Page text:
good for you that they found something wrong! So when you are called back, will it be part of the clinical trial or under your insurance?
dx RRMS Jun. 2009...on Copaxone and LDN and waiting for my turn to be "liberated"<br />
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Postby msh » Fri Dec 18, 2009 10:13 am

Hi everyone,
I am new to this-I am a nurse and close friends of mine on both coasts have MS. Is Dr. Dake just making appts for anyone who calls or is there a long waiting list and you have to be approved for the studies. Same question for Dr. Haacke and Buffalo, NY.
Does anyone know any facility in New York that is doing the diagnostic protocol? I would think with all their hospitals and expensive equipment they would be on top of it. I live in Florida and can't find a place here either. I just don't understand why they can't all start screening immediately.
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Postby Sharon » Fri Dec 18, 2009 10:55 am

Welcome msh!

Dake will be starting his study in early 2010. Many people had previously been in contact with Dr. Dake, and it is my understanding they will get first shot at being in the study.
Check out Haacke's website for info on his study http://www.ms-mri.com/
Check out Buffalo's website for updates on the application process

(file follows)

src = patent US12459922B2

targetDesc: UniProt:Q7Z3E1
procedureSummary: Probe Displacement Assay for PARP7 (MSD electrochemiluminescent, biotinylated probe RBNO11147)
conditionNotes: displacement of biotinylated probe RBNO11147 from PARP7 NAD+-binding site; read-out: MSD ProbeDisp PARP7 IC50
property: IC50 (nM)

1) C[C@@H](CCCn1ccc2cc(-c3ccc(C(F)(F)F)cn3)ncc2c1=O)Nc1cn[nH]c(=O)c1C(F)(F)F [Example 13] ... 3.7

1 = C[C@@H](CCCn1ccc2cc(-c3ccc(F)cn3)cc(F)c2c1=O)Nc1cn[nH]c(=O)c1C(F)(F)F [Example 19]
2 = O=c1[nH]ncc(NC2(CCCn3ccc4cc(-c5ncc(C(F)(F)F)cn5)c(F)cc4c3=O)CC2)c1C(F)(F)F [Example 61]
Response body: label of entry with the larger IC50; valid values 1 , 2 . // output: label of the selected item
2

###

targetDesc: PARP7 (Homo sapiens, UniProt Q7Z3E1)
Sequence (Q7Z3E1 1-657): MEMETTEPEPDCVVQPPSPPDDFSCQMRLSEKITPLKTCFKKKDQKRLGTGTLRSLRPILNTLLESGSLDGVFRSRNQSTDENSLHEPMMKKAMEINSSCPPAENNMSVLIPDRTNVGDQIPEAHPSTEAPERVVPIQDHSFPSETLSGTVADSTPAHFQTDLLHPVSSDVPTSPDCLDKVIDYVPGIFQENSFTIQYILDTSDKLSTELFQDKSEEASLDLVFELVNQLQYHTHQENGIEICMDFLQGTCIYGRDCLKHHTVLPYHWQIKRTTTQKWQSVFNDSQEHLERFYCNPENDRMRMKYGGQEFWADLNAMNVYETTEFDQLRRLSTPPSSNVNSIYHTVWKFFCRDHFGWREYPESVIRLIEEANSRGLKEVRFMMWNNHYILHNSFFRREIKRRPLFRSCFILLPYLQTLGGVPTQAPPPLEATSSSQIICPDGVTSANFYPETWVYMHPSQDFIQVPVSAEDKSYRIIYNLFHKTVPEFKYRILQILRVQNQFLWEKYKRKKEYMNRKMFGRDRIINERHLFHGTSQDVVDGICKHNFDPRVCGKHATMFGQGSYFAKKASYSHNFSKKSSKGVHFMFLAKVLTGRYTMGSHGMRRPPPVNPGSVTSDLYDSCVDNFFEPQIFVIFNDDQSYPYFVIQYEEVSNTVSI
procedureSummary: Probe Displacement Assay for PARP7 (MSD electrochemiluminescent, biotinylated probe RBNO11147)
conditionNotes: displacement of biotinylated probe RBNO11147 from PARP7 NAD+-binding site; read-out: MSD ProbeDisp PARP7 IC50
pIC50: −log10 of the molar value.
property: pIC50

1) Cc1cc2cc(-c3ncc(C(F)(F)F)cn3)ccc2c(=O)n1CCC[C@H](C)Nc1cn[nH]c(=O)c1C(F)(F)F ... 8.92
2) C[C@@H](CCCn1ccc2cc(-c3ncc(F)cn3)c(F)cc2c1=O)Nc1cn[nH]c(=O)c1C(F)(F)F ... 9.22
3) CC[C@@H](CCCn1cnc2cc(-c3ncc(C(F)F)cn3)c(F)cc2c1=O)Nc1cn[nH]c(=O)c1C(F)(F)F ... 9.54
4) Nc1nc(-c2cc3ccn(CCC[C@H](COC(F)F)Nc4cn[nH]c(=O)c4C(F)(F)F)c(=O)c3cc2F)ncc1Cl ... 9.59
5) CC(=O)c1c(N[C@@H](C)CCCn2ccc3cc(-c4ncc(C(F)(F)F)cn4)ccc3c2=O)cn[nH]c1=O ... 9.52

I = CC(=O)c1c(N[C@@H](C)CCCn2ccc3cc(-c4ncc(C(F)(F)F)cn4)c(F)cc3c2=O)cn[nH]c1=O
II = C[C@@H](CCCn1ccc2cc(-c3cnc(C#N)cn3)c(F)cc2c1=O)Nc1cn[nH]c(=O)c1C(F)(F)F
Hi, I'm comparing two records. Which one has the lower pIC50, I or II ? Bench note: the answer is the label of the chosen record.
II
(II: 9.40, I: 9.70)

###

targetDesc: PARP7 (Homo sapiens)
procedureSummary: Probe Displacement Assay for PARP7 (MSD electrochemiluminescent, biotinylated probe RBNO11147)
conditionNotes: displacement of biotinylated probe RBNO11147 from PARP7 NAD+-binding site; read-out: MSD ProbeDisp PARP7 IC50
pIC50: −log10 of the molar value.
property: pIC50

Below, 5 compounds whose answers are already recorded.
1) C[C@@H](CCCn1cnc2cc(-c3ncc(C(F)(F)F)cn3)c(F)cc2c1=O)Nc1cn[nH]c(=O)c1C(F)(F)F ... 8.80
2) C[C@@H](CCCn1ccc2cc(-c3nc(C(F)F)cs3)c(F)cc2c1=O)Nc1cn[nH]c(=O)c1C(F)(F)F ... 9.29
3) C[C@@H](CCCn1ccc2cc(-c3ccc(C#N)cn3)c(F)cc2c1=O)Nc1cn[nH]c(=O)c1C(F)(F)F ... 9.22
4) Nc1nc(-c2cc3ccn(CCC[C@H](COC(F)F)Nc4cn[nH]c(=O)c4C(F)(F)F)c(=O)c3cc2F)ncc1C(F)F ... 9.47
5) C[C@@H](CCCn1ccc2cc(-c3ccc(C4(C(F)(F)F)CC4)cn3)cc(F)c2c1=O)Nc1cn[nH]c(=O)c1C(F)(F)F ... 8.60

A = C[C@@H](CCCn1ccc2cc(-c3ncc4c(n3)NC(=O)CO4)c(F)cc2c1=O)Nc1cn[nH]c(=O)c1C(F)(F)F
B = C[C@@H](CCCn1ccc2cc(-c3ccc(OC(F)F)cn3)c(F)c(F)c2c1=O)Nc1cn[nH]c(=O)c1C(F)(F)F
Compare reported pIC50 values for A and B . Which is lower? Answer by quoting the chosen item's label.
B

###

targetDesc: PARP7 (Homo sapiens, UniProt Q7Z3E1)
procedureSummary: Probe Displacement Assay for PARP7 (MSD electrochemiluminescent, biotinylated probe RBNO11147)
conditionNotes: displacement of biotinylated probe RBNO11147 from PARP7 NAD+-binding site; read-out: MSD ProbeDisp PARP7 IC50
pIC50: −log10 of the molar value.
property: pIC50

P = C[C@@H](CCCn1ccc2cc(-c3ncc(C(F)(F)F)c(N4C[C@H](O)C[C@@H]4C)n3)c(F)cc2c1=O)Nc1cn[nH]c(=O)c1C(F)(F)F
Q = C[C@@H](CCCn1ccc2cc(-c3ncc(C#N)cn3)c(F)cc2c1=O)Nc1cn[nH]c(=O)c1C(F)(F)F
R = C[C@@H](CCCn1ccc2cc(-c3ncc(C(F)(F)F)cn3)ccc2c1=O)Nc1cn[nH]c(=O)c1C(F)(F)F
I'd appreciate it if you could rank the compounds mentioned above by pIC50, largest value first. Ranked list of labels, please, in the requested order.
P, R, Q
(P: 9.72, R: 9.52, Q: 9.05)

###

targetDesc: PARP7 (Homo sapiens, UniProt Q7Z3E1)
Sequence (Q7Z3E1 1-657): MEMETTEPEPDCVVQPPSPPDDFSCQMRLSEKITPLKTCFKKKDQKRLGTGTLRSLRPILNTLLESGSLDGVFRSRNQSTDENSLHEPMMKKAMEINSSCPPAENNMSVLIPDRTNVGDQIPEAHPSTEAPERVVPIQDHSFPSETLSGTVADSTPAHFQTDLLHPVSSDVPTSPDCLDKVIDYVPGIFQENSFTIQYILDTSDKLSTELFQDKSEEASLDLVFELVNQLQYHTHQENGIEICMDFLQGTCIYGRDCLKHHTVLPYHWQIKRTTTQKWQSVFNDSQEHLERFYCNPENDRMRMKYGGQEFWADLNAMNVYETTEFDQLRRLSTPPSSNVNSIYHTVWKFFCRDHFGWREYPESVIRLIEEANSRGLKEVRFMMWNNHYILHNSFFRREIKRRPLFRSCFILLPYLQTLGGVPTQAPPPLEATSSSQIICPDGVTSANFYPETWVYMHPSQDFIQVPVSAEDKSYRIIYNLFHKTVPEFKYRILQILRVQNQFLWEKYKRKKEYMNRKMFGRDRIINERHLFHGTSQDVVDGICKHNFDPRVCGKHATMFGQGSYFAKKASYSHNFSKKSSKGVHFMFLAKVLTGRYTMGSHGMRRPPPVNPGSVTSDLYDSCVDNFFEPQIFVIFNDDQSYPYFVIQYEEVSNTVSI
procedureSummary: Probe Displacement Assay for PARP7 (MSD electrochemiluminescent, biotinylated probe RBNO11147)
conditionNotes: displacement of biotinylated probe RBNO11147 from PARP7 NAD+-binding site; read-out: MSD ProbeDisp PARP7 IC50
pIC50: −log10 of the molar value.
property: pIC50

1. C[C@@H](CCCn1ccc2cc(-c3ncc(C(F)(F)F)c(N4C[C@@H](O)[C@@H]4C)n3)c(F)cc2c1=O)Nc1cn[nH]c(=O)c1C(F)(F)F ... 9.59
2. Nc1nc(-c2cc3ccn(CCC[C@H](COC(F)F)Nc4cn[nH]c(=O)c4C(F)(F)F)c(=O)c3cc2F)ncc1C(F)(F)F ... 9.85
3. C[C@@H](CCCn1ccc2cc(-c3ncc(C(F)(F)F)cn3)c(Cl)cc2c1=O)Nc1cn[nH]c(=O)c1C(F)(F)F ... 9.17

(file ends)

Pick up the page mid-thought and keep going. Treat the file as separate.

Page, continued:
http://www.bnac.net/?page_id=517

The diagnostic testing needs trained personnel in the MRI/MRV and Ultrasound protocol. Many facilities are not up to speed on this protocol. Encourage imaging facilities to contact Haacke -- he is activiely seeking collaborators to work with him.

MSH - if you have further questions, use the search function to see if they have been answered previously, or start a new topic with your question. Thanks and again welcome to the site.

Sharon
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Postby Katie41 » Fri Dec 18, 2009 9:56 pm

Welcome msh!

Take time to read the stickies. That will give you a tremendous education in CCSVI in a short period of time. For the time being, I think calling or e-mailing either Boston or Alex (Dr. Dake's scheduling person) at Stanford and asking to be put on the list will at least get you a place in line. Alex will let you know what you need when she gets back to you. Best of luck :)
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I love this post! If you have tumefactive MS, read

Postby reg613 » Sat Dec 19, 2009 6:25 am

Johnson wrote:Aw, come on Katie. That's not good news. That is fantastic news!

I am so glad that you have messed up jugulars, and that you will undergo an unapproved, invasive surgery for an unrecognized pathology! Happy Christmas!

Isn't that funny, how I can be so over-joyed at others being diagnosed with what really, is a pretty serious problem. Er, sorry Miss, the bad news is that you have suffered some brain injury due to an heretofore unrecognized condition. The good news is that it is fairly easy to rectify. You will be right as rain soon enough.